Encyclopedia of Computational Neuroscience

Living Edition
| Editors: Dieter Jaeger, Ranu Jung

Computational Psychiatry

  • Quentin Huys
Living reference work entry

Latest version View entry history

DOI: https://doi.org/10.1007/978-1-4614-7320-6_501-2

Definition

Computational psychiatry is a heterogeneous field at the intersection of computational neuroscience and psychiatry. Incorporating methods from psychiatry, psychology, neuroscience, behavioral economics, and machine learning, computational psychiatry focuses on building mathematical models of neural or cognitive phenomena relevant to psychiatric diseases. The models span a wide range – from biologically detailed models of neurons or networks to abstract models describing high-level cognitive abilities of an organism. Psychiatric diseases are conceptualized either as an extreme of normal function or as a consequence of alterations in parts of the model.

As in computational neuroscience more generally, the building of models forces key concepts to be made concrete and hidden assumptions to be made explicit. One critical function of these models in the setting of psychiatry is their ability to bridge between low-level biological and high-level cognitive features. While many...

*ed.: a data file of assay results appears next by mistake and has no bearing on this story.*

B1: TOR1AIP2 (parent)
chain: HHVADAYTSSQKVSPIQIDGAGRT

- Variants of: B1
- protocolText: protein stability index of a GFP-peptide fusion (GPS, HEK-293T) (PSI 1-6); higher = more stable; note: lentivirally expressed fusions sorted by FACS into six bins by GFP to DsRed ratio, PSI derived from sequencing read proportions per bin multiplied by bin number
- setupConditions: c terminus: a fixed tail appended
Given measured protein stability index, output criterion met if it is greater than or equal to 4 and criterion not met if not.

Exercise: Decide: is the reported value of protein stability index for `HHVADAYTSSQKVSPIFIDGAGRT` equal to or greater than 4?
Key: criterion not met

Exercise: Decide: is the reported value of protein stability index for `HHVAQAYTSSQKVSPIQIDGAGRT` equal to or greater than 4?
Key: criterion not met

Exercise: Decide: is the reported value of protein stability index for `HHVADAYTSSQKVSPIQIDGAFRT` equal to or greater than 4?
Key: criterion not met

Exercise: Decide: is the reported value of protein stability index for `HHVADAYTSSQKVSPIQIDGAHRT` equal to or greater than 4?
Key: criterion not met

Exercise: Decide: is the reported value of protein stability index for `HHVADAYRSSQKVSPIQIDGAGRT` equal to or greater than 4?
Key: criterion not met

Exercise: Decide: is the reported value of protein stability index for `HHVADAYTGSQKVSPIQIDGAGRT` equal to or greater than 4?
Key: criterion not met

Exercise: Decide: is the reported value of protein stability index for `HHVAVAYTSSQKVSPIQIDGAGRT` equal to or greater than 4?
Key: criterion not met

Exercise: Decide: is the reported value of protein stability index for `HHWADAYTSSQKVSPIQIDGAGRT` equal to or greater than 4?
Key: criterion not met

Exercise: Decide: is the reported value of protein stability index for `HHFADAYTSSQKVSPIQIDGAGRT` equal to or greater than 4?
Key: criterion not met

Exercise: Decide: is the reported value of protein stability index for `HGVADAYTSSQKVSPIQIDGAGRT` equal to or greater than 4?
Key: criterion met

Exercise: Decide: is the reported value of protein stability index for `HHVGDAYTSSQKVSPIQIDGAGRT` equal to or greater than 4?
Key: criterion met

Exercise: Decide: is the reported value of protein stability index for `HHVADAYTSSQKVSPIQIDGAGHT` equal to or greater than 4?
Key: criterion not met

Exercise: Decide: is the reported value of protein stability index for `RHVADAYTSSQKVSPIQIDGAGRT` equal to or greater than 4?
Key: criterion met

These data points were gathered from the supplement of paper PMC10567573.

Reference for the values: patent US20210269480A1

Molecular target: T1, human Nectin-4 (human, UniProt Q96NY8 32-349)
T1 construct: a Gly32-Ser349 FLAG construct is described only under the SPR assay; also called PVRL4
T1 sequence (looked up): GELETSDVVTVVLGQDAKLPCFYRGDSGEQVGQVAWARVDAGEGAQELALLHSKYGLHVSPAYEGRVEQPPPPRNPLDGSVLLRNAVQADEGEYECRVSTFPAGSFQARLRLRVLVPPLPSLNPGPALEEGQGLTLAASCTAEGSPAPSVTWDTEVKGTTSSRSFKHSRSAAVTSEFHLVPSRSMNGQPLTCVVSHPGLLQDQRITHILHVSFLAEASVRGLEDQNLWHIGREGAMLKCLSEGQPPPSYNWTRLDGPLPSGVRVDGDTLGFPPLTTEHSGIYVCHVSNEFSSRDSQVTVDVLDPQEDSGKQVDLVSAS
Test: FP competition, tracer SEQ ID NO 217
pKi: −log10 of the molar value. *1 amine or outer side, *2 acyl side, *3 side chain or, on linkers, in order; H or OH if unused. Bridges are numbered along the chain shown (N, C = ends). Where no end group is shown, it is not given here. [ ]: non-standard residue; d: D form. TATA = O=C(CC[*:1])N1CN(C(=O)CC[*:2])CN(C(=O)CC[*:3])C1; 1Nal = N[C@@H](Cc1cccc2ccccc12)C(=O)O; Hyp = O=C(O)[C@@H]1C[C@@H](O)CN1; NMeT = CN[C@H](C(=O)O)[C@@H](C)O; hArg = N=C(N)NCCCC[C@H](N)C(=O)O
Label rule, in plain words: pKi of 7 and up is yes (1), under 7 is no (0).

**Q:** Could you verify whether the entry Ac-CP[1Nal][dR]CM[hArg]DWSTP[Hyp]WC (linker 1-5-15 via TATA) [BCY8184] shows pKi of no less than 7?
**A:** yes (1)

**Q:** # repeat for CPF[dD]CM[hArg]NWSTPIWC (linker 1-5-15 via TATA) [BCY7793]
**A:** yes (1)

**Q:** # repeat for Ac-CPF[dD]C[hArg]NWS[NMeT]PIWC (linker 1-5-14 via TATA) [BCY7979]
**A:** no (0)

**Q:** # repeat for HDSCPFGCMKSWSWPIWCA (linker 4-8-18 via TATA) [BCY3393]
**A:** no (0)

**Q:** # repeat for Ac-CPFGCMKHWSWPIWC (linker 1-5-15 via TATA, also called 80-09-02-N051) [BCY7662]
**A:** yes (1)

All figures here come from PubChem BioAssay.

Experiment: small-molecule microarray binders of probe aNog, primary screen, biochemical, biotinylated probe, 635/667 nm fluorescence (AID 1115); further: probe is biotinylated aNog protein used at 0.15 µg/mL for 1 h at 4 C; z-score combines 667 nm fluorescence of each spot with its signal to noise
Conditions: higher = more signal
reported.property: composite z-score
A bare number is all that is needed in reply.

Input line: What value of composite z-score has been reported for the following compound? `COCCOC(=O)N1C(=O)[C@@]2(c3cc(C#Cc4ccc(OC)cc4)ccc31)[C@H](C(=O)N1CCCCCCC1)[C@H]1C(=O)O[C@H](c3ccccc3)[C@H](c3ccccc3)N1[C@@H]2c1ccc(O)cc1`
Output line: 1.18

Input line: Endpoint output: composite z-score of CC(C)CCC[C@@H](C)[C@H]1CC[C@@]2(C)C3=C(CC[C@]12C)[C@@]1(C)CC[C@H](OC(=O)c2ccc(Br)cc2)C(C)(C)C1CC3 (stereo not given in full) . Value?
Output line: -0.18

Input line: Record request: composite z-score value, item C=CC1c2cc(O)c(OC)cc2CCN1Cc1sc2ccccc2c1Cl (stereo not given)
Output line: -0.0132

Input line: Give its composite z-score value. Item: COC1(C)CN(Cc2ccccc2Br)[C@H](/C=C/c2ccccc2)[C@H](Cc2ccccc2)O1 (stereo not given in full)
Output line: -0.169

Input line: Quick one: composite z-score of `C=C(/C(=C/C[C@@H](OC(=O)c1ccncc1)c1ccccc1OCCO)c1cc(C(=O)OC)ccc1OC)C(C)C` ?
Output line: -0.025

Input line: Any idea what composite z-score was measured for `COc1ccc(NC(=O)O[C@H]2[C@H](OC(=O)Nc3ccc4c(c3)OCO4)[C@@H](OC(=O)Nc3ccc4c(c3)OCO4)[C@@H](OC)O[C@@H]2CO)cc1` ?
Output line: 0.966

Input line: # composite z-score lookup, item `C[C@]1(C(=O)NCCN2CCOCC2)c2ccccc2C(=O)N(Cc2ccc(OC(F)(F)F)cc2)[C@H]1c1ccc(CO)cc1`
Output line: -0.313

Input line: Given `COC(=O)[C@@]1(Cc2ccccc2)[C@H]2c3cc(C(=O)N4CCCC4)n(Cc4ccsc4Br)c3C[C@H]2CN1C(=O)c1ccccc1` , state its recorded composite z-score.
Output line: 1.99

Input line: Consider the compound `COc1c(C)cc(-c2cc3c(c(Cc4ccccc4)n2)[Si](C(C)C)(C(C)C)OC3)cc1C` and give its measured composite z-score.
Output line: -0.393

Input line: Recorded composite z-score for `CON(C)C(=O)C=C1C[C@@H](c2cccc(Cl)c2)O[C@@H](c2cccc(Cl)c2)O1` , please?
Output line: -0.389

Keywords

Autistic Spectrum Disorder Borderline Personality Disorder Reinforcement Learning Psychiatric Disease Borderline Personality Disorder 
These keywords were added by machine and not by the authors. This process is experimental and the keywords may be updated as the learning algorithm improves.
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Notes

Acknowledgments

I thank Dominik Bach, Kay H. Brodersen, Anthony Cruickshank, Peter Dayan, Marc Guitart-Masip, Helene Haker, Gregor Hasler, Falk Lieder, Tiago Maia, John Milton, Michael Moutoussis, Peggy Seriès, and Klaas Enno Stephan for informative comments and discussions on an earlier version of this contribution.

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Copyright information

© Springer Science+Business Media New York 2014

Authors and Affiliations

  1. 1.Translational Neuromodeling Unit, Institute of Biomedical Engineering, ETH and University of Zurich, and Department of Psychiatry, Psychosomatics and PsychotherapyHospital of Psychiatry, University of ZurichZurichSwitzerland